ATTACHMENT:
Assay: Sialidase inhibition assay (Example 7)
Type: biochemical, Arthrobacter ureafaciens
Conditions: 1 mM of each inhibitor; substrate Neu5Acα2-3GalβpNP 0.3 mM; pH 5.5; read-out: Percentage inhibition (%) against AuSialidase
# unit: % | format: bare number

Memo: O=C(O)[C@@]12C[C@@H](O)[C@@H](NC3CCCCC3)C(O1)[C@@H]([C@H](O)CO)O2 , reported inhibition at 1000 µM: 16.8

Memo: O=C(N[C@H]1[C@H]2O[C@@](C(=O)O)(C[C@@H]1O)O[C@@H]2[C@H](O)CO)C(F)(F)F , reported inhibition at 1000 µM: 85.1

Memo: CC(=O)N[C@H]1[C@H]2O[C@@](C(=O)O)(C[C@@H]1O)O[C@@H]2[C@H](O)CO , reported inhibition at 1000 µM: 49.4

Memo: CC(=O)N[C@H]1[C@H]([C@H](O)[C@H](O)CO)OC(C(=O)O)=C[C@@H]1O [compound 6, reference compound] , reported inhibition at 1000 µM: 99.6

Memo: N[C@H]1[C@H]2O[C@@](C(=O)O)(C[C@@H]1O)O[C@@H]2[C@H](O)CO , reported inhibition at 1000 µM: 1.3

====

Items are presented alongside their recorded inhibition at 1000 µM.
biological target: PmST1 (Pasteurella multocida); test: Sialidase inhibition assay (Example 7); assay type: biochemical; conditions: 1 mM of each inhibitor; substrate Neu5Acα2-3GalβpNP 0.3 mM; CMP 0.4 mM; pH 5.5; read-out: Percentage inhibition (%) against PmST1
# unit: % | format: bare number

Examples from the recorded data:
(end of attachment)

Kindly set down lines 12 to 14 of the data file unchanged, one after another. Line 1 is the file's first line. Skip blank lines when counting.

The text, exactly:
biological target: PmST1 (Pasteurella multocida); test: Sialidase inhibition assay (Example 7); assay type: biochemical; conditions: 1 mM of each inhibitor; substrate Neu5Acα2-3GalβpNP 0.3 mM; CMP 0.4 mM; pH 5.5; read-out: Percentage inhibition (%) against PmST1
# unit: % | format: bare number

Examples from the recorded data: